Margaret: Genetic Testing
Dedicated to tomorrow's foresight
Both Margaret’s mother and father were diagnosed with breast cancer. For this reason, she knew there was a strong possibility that she herself may be genetically predisposed to the disease. Although it was suggested that she have genetic testing at the time of her parent’s diagnoses, it wasn’t until several years later that she felt ready to receive genetic testing and find out her own risk for developing the disease.
When her father was diagnosed with breast cancer, Margaret knew that it was rare. He underwent a mastectomy and radiation treatment. Unfortunately, since male breast cancer is rare and not typically screened for, it is often found in later stages. After being disease free for five years, and a courageous fight, her father passed away from the disease. It was 6 months after her father’s diagnosis that her mother received her diagnosis; today she is doing wonderfully.
“During that time I knew that I may be genetically predisposed to the disease, but I put off getting tested. I wasn’t ready to find out, and didn’t want to worry about the consequences. It wasn’t until my own doctor encouraged me with her own battle with breast cancer that I finally decided to undergo genetic counseling,” said Margaret.
Margaret met with Rachel Barnett, MS, genetic counselor with the Yale Cancer Center Genetic Counseling Program. They discussed her unique family history and discovered her risk for developing breast and ovarian cancer. Margaret described the process as finally coming out of the dark, but finding yourself at a crossroads. She hadn’t realized how closely ovarian cancer and breast cancer can be related, and that she may be at an increased risk for both.
“The whole process was amazing, but also scary. Rachel was wonderful and helped me through every step at my own pace. It was important for me to see the concrete facts and not to just hear that I may get cancer, but to actually see my risk,” said Margaret. “It was not as if diet, lack of exercise, or environment had caused this. This was decided before I was born, and once you accept that fact, you can move forward and figure out the best way to protect yourself.” It was an overwhelming experience for Margaret but she explained that for her, the more information she had, the better decision she could make.
After genetic counseling and testing, Margaret learned that she does carry the BRCA2 mutation that predisposes her for both breast and ovarian cancer. Based on that knowledge, she was then faced with what proactive actions she should take to limit her risk. Her decision making time was cut short when Dr. Thomas Rutherford, Director of the Yale Cancer Center Gynecologic Oncology Program, informed her that her CA-125 was elevated, a protein that is a blood marker for ovarian cancer. She then had to make a decision sooner rather than later.
Margaret explained that in life there are not a lot of things you can know about before they happen, but genetic counseling allows you the foresight to take action to prevent cancer and protect yourself. She underwent a hysterectomy which revealed no traces of ovarian cancer, so follow-up treatment was not needed. She feels grateful to have been able to take these preventive measures when she did, with a strong support network around her.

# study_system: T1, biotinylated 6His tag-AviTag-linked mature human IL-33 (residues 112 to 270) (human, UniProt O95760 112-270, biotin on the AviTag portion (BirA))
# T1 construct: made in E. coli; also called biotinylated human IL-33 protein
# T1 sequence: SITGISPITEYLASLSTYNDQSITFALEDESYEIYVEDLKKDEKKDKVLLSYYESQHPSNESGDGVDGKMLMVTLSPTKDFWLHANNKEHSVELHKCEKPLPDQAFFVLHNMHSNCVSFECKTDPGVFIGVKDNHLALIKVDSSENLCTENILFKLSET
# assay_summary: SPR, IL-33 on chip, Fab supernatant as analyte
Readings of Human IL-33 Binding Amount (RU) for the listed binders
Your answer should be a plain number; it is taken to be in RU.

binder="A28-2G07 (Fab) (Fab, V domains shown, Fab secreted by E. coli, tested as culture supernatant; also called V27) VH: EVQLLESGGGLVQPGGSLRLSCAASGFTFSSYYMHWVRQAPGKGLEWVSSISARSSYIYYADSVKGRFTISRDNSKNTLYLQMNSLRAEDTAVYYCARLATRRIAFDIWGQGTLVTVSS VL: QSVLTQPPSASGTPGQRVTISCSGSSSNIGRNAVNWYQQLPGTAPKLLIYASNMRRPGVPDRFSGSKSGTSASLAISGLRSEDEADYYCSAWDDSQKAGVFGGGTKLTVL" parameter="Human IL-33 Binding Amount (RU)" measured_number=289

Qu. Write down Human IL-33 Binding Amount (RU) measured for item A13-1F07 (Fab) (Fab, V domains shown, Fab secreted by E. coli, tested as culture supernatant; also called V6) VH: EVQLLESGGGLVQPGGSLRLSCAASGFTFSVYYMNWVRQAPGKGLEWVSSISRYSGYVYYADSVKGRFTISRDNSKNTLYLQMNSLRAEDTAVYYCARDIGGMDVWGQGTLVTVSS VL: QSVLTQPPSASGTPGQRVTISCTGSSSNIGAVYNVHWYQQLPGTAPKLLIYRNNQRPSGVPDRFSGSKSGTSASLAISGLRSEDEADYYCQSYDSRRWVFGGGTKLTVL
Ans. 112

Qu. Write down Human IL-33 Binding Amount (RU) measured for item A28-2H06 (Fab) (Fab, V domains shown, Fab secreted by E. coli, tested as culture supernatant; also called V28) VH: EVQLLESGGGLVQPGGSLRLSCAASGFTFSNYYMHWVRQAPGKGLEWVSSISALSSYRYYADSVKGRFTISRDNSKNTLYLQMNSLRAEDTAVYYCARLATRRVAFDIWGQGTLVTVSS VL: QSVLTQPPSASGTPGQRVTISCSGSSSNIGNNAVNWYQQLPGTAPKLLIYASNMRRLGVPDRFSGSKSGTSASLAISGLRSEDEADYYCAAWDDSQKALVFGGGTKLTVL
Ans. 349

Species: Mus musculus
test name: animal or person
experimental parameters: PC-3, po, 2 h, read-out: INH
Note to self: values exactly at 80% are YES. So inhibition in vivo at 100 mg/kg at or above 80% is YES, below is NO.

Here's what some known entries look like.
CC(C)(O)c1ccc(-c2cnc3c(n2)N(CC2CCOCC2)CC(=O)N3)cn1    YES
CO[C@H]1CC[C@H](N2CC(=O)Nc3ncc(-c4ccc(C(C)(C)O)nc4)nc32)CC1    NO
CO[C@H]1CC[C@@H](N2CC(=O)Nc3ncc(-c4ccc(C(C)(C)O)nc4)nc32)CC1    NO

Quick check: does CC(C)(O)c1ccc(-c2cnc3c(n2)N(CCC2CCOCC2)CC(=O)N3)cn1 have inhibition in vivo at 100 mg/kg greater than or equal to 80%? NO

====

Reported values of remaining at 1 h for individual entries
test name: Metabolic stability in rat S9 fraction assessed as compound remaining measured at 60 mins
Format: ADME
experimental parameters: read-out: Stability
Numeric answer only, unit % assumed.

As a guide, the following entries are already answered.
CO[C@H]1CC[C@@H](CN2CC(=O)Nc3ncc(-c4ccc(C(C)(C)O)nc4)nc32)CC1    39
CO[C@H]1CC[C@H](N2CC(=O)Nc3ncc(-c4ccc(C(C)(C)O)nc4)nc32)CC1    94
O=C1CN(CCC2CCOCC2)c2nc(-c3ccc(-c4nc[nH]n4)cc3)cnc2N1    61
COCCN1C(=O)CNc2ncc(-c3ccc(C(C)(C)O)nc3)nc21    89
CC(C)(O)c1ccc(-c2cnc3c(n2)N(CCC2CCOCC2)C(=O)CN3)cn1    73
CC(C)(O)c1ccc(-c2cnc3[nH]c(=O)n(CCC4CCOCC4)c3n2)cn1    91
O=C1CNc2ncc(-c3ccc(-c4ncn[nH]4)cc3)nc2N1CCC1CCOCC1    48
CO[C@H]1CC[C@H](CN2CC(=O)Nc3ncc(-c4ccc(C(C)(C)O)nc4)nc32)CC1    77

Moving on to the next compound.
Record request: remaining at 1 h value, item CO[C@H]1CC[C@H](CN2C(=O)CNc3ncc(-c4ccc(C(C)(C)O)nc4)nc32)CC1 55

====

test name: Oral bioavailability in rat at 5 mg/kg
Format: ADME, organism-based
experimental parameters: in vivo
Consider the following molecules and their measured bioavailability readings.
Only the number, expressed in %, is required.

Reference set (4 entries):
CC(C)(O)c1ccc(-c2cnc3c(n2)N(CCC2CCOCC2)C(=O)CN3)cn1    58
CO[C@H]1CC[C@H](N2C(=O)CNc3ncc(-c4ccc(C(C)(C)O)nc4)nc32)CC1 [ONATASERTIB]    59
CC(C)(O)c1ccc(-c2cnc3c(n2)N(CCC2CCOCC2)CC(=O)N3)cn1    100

“A support network had built around me and I didn’t even realize it. My husband and two children have been amazing and I am so thankful. There are people that come into your life that will stay with you forever, and the people I have met, my doctors, nurses, and other survivors, are like angels sent to help me through this,” said Margaret. “I received the best possible care that I could have, and it was right in my own backyard.”
Even before the process of genetic counseling and testing began, Margaret knew that it would change her life. She feels lucky that she was given the opportunity to decrease her chances of developing cancer, and feels that research is the key to eliminating the disease altogether. “I realize that it is women, and men, who have come before me that allowed me this knowledge. Steps such as getting genetic testing are the steps that we need to take to empower ourselves to make good choices and to reduce the risk of developing cancer. During my decision making process I discussed my options with doctors, family and friends. I felt guilty because there were people battling active disease while I was feeling sorry for myself. It was hard to remember that I wasn’t sick, but that in a way I was given a gift,” said Margaret.
Margaret’s mammograms show some irregularities, and she is still facing decisions related to her risk for developing breast cancer. But for now, it is enough to know that she is taking actions to ensure she will live a long life. “I know that there is a chance my children may carry the mutation, but I am not dwelling on that fact right now because they are so young. Hopefully by the time they will have to deal with it, cancer will no longer be an issue,” said Margaret.
Being an only child, Margaret has not met anyone else who has had both parents diagnosed with breast cancer. She described it as a lonely feeling, but knows that with genetic testing, she has not only changed her life, but likely saved it as well.